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Story | 09/16/2022 04:53:26 | 9 min Read time

Plant power: 3 ways how nature’s inherent abilities can solve the biggest issues of our time

Rachael Pells

Contributing writer

From lighting up spaces to cleaning the soil from harmful metals, plants have incredible inherent powers that could help heal the planet and its inhabitants. These three shining examples of bioengineering lead the way.

What if we could go back to the very beginning of manufacturing technologies and create a new material that was fully sustainable, made from natural products? Well, we don’t have to: wood and plants are the super-materials already providing brand new solutions to age-old problems.

In recent years, genomic research and gene editing technologies are helping scientists to make better use of plants’ abilities by genetically enhancing to perform their existing superpowers better.

“Thanks to advances in technology, we can design a path the plant wouldn’t normally take, and transform its structure,” says Dr. Amanda Cavanagh, lecturer and plant biologist at the University of Essex. “For example, we can take a look at the way a food crops’ wild ancestor does something desirable, like survive heat better, and introduce that gene back into the selected plant.”

Cavanagh refers to bioengineering, a field of science that mimics or modifies biological processes. While nothing is risk-free, recent developments in the field offer great promise for standing up to major issues facing our society.

Instead of waiting for natural selection to happen over many generations, scientists are effectively hurrying the plants along in becoming stronger and smarter – more efficient at photosynthesis, for example. The next three initiatives will remind us to take a moment and marvel at all the wonderful things nature can help us reach.

Trees against climate change: capturing carbon straight from the air

1. Trees against climate change: capturing carbon straight from the air

When it comes to carbon dioxide emissions, a potential savior can be found closer than anticipated: in nature. By tapping into the genes of plants that are especially effective at carbon storage, scientists can encourage more species to use that trait more effectively. Enter Living Carbon, a San Francisco based startup that removes carbon from the atmosphere.

“We believe we can draw down around two percent of global carbon dioxide emissions by 2050 using approximately 13 million acres of land. Meanwhile, there are up to 133 million acres of reforestation opportunity in the United Sates,” says Maddie Hall, CEO and co-founder of Living Carbon.

The company takes genes derived from plants that already naturally store carbon efficiently and uses them to apply this trait to other plants. When trees store carbon dioxide in their tissues, their cells go through a process called photorespiration. This is what breaks down the carbon compound, Hall explains.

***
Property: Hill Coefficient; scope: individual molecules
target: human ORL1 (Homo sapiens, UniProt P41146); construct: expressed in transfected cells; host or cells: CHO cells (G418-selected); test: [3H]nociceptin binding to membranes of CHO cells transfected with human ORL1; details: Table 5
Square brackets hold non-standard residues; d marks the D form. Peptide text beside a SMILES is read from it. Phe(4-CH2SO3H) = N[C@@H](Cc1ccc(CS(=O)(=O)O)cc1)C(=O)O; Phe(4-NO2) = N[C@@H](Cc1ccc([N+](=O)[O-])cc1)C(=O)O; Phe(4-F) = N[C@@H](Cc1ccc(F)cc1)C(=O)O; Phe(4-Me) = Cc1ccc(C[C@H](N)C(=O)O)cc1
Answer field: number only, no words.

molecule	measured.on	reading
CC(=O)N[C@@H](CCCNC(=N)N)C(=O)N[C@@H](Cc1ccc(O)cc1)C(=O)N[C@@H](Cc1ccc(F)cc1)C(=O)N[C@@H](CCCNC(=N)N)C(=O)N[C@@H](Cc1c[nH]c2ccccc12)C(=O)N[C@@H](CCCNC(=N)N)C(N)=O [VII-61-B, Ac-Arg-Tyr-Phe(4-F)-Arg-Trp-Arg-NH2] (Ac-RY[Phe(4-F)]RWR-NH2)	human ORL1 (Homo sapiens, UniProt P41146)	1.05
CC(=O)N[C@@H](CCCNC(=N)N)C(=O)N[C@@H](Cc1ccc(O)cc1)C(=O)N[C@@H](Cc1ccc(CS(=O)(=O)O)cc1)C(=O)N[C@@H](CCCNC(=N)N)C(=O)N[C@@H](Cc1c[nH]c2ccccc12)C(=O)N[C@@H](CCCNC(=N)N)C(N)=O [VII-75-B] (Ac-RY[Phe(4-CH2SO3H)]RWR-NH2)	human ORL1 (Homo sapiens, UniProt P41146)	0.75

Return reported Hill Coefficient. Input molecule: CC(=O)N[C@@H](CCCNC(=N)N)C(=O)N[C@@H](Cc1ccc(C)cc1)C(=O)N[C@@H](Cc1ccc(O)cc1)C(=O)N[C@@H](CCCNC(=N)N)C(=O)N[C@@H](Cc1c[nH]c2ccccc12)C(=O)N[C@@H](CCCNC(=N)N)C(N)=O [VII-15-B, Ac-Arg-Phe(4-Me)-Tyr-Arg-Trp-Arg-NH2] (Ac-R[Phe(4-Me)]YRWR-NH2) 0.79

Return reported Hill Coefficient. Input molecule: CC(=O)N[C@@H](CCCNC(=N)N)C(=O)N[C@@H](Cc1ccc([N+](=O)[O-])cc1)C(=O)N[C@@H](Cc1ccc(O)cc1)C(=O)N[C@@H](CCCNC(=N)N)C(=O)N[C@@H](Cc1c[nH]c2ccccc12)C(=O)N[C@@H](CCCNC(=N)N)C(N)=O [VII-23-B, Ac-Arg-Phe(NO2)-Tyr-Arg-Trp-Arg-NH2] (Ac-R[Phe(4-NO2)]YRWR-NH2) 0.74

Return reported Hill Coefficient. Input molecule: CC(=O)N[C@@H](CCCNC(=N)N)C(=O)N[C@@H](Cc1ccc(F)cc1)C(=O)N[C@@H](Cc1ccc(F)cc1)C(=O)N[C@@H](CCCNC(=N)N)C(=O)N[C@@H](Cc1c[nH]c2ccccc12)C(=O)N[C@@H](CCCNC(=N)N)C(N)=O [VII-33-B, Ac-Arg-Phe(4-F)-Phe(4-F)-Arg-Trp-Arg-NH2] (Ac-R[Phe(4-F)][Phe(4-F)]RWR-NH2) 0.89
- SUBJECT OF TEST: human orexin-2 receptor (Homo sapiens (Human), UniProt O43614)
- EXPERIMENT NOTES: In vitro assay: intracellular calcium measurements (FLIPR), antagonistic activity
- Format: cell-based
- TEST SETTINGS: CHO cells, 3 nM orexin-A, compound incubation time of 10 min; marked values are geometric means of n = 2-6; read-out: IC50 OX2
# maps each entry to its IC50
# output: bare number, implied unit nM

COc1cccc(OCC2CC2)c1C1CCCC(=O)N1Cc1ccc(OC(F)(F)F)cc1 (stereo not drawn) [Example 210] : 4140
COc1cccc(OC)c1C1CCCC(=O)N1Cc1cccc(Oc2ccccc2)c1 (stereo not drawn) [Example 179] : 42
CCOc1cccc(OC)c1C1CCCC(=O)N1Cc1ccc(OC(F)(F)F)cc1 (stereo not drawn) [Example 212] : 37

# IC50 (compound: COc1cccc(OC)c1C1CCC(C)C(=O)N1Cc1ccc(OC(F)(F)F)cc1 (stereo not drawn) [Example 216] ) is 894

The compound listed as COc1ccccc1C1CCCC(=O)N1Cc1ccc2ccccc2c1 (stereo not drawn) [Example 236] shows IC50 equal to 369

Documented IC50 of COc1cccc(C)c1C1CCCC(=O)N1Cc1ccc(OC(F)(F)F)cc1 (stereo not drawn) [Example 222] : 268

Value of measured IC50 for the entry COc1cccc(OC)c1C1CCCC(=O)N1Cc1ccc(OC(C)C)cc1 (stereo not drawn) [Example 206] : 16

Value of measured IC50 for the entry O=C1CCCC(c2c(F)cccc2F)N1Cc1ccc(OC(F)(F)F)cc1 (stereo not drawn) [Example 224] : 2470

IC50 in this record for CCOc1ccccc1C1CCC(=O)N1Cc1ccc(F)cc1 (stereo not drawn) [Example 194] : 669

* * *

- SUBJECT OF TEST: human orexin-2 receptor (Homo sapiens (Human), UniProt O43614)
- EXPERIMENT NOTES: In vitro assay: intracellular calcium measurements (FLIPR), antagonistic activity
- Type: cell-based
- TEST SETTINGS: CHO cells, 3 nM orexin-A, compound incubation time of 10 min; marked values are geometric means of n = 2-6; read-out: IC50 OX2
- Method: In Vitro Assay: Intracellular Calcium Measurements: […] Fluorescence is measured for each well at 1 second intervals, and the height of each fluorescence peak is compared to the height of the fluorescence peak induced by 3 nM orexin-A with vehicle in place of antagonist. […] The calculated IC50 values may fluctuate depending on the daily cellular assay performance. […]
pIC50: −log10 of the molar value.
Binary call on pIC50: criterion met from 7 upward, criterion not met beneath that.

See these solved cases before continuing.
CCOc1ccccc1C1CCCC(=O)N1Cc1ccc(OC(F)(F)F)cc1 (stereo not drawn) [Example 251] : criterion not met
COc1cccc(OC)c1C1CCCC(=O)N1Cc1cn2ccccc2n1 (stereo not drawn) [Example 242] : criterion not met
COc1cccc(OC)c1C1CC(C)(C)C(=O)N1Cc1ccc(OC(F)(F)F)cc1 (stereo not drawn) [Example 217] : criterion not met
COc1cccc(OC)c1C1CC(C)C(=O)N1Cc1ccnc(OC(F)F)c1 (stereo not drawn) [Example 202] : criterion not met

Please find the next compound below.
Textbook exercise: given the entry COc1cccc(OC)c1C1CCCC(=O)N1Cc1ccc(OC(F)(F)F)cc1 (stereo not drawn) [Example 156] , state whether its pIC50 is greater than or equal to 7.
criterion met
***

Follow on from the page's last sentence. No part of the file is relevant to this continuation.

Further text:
“Photorespiration is an inefficient process in plants: some carbon dioxide is released rather than fixed into the plant tissue,” she explains. “A small minority of plants have evolved the ability to fix carbon dioxide more efficiently without undergoing this wasteful process. Our plants behave similarly.”

Scientists are effectively hurrying the plants along in becoming stronger and smarter.

The experts behind Living Carbon have not been resting on their laurels. Over 600 of these specially enhanced trees have been planted by the startup so far. The team choose which species to work on based on their overall climate impact potential. The project started with a fast-growing hybrid poplar species which can thrive in many climates, and now uses loblolly pine, a commercially-important timber species.

One more thing!

The startup is not stopping at merely capturing carbon from the atmosphere. Living Carbon’s scientists are also developing ways to engineer plants to catch excess metals in soil.

“We are working with plants that already can improve soil by accumulating excess metals. They’re known as ‘hyperaccumulator' plants,” says Hall. These very capable plants can take nickel from toxic soils as well as naturally absorb copper – thus actively “cleaning” the soil they are planted in.

2. Light of our lives: Turning plants into sustainable light sources

2. Light of our lives: Turning plants into sustainable light sources

Here’s something that really does sound like a scene in a sci-fi movie. Scientists working at the Massachusetts Institute of Technology have discovered a way to turn living plants into lamps. Or, well, fully autonomous, sustainable light sources bright enough for use in our homes and workspaces.

The Light Emitting Plant project uses nano bionics – the use of nanotechnology to enable living plants to manifest unique, non-native functions – to fully transform the plant’s own stored chemical energy from sunlight into a visible light source.

Plants already have luminescent abilities. Think about the species documented on nature shows that live deep in the ocean and can glow in the dark, for example. By engineering commonly-grown plants such as watercress to enable them to “switch on” their light-emitting qualities, researchers can create a fully sustainable, natural product that doesn’t require genetic modification or artificial chemical power.